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Wilmington Savings Fund Society, FSB v. Clare

Court of Appeals of Michigan

April 19, 2018


          Saginaw Circuit Court LC No. 15-025725-CH

          Before: Stephens, P.J., and Shapiro and Ronayne Krause, JJ.

          PER CURIAM.

         Defendants purchased a house financed through a mortgage issued by plaintiff's privy.[1]The mortgagee foreclosed on the mortgage due to non-payment. Following an unsuccessful action for possession, plaintiff filed this action to set aside the foreclosure, reinstate the mortgage, and to obtain judicial foreclosure. The trial court granted the mortgagors and the current occupants of the property, defendants Roger and Nancy Clare (defendants), summary disposition under MCR 2.116(C)(10) (no genuine issue of material fact). Plaintiff appeals by right. We affirm in part and remand for proceedings consistent with this opinion.


         The material facts in this case are not in dispute. Defendants executed a mortgage on real property located in Hemlock, Michigan, in favor of Mortgage Electronic Registration System (MERS), as nominee for Quicken Loans, Inc. The mortgage secured a $250, 600 loan from Quicken Loans to defendant Roger Clare. In May 2009, the mortgage was assigned to OneWest Bank, FSB. In August 2010, OneWest initiated foreclosure-by-advertisement proceedings against the property. In November 2010, after a sheriff's sale, a sheriff's deed was granted to OneWest, subject to a 12-month redemption period. In December 2010, OneWest quitclaimed the property to the Federal National Mortgage Association (Fannie Mae). In November 2011, the redemption period expired.

         Shortly thereafter, Fannie Mae commenced district court eviction proceedings against defendants for possession of the property. In March 2012, the case proceeded to a bench trial. At the close of Fannie Mae's proofs, defendants moved for a directed verdict, which the court granted. An order dismissing the case with prejudice was entered on March 5, 2012. Fannie Mae appealed the district's court ruling to the circuit court, which concluded that the basis for the district court's decision was not clear, and remanded with direction that the district court make findings of fact and conclusions of law. On December 18, 2012, the district court issued its opinion on remand, which stated that Fannie Mae "has failed to show that title to the property was properly passed to it, the proofs being of a hearsay nature, without full documentation regarding the chain of title. . . . No evidence was presented from the prior title holders showing a valid transfer of title to the plaintiff." Fannie Mae did not appeal the district court's ruling on remand.

         A year and a half later, in September 2014, Ocwen Loan Servicing, LLC, acting as attorney-in-fact for OneWest, the last party to hold the mortgage prior to the sheriff's sale, recorded what the parties refer to as an "expungement affidavit" in Saginaw County. The affidavit read in pertinent part:

5. That OneWest Bank, FSB agrees to set aside the above Sheriff's Deed, making it void and of no force or effect, thus reinstating and reviving the above mortgage and Note, as if the foreclosure had not occurred. Additionally, any conveyance made subsequent and pursuant to the Sheriff's Deed is likewise set aside, making it void and of no force and effect. The foreclosure sale, Sheriff's Deed, and any subsequent conveyance are being set aside pursuant to an order issued by the 70th Judicial Court of the State of Michigan under Case No. 11-2817-LT.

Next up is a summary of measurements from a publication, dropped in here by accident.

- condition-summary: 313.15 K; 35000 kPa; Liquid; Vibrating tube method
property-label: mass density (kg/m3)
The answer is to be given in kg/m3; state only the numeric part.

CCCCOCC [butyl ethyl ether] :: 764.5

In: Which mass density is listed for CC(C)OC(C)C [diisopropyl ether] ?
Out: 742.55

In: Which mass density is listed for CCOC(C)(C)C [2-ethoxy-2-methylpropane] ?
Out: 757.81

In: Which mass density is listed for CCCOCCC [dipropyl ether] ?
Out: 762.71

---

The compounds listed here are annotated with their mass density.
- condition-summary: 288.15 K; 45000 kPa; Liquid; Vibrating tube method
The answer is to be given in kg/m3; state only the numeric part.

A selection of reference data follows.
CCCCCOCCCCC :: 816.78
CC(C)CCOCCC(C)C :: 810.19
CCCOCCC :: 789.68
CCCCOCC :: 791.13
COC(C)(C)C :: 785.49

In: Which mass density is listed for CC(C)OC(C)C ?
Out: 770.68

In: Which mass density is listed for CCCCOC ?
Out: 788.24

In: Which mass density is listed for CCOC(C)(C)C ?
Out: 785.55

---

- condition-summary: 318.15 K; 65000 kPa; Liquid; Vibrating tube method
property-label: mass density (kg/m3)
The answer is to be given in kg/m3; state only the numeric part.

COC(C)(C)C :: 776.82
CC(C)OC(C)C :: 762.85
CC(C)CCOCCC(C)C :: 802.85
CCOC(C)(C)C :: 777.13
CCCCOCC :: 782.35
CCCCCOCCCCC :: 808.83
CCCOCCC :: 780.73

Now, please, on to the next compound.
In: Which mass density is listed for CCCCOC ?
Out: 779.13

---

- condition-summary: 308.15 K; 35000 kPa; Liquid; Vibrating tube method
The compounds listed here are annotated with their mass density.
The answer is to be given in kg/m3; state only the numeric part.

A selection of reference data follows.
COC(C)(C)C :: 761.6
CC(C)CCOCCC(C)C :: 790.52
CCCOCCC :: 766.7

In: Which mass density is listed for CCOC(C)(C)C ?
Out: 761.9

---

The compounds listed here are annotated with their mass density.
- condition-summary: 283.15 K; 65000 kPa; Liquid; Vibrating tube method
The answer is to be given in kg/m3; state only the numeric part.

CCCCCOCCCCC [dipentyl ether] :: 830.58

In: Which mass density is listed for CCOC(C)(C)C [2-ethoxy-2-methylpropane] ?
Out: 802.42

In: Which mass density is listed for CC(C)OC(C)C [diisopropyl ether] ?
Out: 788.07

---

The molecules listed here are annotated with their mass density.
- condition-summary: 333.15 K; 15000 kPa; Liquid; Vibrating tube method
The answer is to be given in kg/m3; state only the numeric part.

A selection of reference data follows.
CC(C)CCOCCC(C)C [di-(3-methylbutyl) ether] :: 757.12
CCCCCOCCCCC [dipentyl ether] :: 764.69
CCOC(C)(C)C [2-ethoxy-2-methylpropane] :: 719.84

* * *
7. That the mortgage referenced in Paragraph 2 above is hereby reinstated and is again in full force and effect.

         In October 2014, OneWest assigned the mortgage to Ocwen.

         In February 2015, Ocwen filed the instant action in circuit court seeking a determination of interests in land and a judicial foreclosure. After the suit was filed, the mortgage was assigned at least twice, the last one being an assignment to plaintiff. Plaintiff asserted that the 2010 sheriff's sale was voided by the expungement affidavit and that as a result, the mortgage should be reinstated with the parties back in the positions they were in prior to the sheriff's sale. Plaintiff requested that the trial court enter a judgment invalidating the sheriff's sale, rescinding the sheriff's deed, reinstating the mortgage, and granting judicial foreclosure of the property. In the alternative, plaintiff sought to amend its complaint to add claims of equitable mortgage and unjust enrichment.

         The trial court issued a written opinion and order granting defendants' motion for summary disposition pursuant to MCR 2.116(C)(10). As an initial matter, the court concluded that the suit was not barred by res judicata or collateral estoppel arising out of the 2012 district court case. Neither party has asserted that this was error. The trial court also concluded that plaintiff lacked standing because it no longer had any interest in the property as the mortgage had been extinguished and the expungement affidavit was without effect. Lastly, it denied plaintiff's motion for leave to amend its complaint on the ground that the proposed amendment "would do nothing to correct the standing defect, " and therefore, any such amendment would be futile.


         Plaintiff raises three issues on appeal. First, that the trial court erred by concluding that plaintiff lacked standing. Second, that the court erred by finding that the expungement affidavit was without effect. Third, that the court erred by not allowing plaintiff to amend its complaint. We agree with plaintiff that it had standing to bring its action, however, we affirm the trial court's ruling that the expungement affidavit has no legal effect and that as a result, plaintiff's claim based on the mortgage fails as a ...

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